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Hugo Gaston celebrates one of his biggest career wins against Alex de Minaur on Tuesday at Roland Garros.

Gaston Ready For More Paris Success

Frenchman upsets De Minaur on Tuesday at Roland Garros

There’s something about Hugo Gaston and Paris.

Prior to his first-round match against Alex de Minaur on Tuesday at Roland Garros, six of his 16 tour-level wins had come in the City of Lights. Two of his biggest career results have also come in Paris, a fourth-round showing at this event in 2020 and a quarter-final finish last year at the Rolex Paris Masters.

The 21-year-old, No. 74 in the Pepperstone ATP Rankings, appears primed to create more Parisian memories this fortnight. Gaston fought off cramps and an 0-3 deficit in the fifth set to delight a packed Court Suzanne Lenglen crowd with a 4-6, 6-2, 6-3, 0-6, 7-6(10-4) win over De Minaur.

”The crowd plays a very important role. They supported me right from the beginning,” said Gaston. “I like to share my emotions with the audience, so this helped me. This gave me strength, because it was not an easy task at the beginning and the end of the fifth set. But I used the crowd. They were fantastic, so it was a great moment.”

<a href='https://www.atptour.com/en/players/hugo-gaston/g09o/overview'>Hugo Gaston</a> defeats <a href='https://www.atptour.com/en/players/alex-de-minaur/dh58/overview'>Alex de Minaur</a> in a fifth-set tie-break on Tuesday at <a href='https://www.atptour.com/en/tournaments/roland-garros/520/overview'>Roland Garros</a>.

It seemed that De Minaur would prevail after winning nine consecutive games from the start of the fourth set. Gaston completely flipped the script behind his variety — especially with his drop shot — to serve for the match against the speedy De Minaur twice, at 5-4 and 6-5.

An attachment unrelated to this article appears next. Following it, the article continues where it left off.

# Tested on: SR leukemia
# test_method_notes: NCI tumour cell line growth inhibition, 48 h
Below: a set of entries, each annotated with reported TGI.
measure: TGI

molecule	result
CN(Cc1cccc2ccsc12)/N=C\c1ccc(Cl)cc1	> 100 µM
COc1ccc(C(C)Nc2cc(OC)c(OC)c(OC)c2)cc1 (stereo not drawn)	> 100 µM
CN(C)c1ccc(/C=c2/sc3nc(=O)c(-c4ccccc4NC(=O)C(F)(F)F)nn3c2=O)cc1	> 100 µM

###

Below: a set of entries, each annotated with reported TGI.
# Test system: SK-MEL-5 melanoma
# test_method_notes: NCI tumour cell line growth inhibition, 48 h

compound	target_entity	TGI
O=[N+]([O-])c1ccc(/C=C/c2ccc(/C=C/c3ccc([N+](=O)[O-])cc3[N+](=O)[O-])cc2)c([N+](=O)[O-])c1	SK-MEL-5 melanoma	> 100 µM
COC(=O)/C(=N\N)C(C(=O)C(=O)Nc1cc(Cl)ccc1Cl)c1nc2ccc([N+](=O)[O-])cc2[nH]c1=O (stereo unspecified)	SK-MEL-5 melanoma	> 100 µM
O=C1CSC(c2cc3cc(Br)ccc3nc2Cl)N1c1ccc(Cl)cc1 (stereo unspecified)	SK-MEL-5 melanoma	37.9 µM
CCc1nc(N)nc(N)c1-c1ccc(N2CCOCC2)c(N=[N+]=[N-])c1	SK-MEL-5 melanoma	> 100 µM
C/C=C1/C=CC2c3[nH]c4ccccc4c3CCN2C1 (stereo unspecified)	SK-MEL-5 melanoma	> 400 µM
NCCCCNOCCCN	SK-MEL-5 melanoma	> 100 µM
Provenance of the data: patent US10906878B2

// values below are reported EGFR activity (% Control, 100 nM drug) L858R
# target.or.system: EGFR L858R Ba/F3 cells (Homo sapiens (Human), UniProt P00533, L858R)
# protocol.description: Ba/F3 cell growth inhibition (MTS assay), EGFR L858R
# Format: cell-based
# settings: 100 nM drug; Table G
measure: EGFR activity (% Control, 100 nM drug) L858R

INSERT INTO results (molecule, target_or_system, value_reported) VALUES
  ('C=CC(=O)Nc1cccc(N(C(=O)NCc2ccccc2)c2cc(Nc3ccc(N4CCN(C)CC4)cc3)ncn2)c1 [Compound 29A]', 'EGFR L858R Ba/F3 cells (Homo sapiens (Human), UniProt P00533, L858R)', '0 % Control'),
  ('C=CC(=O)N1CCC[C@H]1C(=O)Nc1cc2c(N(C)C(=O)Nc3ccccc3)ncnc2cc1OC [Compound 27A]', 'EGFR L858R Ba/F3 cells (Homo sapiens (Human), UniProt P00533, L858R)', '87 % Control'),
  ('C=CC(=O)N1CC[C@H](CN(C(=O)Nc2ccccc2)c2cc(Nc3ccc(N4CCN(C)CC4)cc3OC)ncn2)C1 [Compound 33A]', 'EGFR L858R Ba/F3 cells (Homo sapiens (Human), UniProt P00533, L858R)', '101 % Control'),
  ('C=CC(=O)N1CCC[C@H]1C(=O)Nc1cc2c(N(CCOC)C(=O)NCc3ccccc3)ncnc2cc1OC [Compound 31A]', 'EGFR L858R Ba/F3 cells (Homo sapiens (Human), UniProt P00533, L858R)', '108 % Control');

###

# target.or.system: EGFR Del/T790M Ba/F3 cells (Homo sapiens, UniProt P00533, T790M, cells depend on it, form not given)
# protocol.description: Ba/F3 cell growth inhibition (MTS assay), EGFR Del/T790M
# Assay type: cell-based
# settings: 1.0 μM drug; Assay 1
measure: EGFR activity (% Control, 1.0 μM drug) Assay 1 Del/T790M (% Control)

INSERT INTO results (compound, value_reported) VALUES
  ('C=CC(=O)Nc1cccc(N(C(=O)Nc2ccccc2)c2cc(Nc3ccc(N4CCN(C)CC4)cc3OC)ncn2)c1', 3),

But cramps crept in during the last couple of games before the tie-break. Gaston shook out his legs repeatedly while serving at 6-5, then threw in an underarm serve at 15/40. Although he won the point, causing the crowd to erupt, he was broken again to send the match to a deciding 10-point tie-break. With the fans rallying behind him, Gaston dug deep for another big victory in Paris.

”I came to this Roland Garros with very few matches and some questions on myself,” admitted Gaston. “But my game level was always good. I felt very well on the court and I had a few problems that made it so that I didn't succeed. If it had been a loss, it would have been difficult to handle, but I gave my best and I'm very happy about the match.”

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Gaston is still fueled by the memories of his two previous runs in Paris. He burst onto the scene two years ago at Roland Garros, when he reached the second week with a five-set win over Stan Wawrinka before falling to Dominic Thiem in an epic five-set battle. Last November, Gaston had his ATP Masters 1000 breakthrough by erasing an 0-5 second-set deficit against Carlos Alcaraz, winning 20 of the last 21 points to reach the quarter-finals.

But Gaston believes he’s a better player now than he was during his breakthrough two years ago. With a second-round match looming against Argentine qualifier Pedro Cachin and no chance of facing a seeded player until the fourth round, the Frenchman has the tools to match his run and perhaps surpass it.

"I think my game is better. I feel more strong in my head, in my game and my physical [fitness] also,” said Gaston. “I think I'm also a good person and a better player, too."

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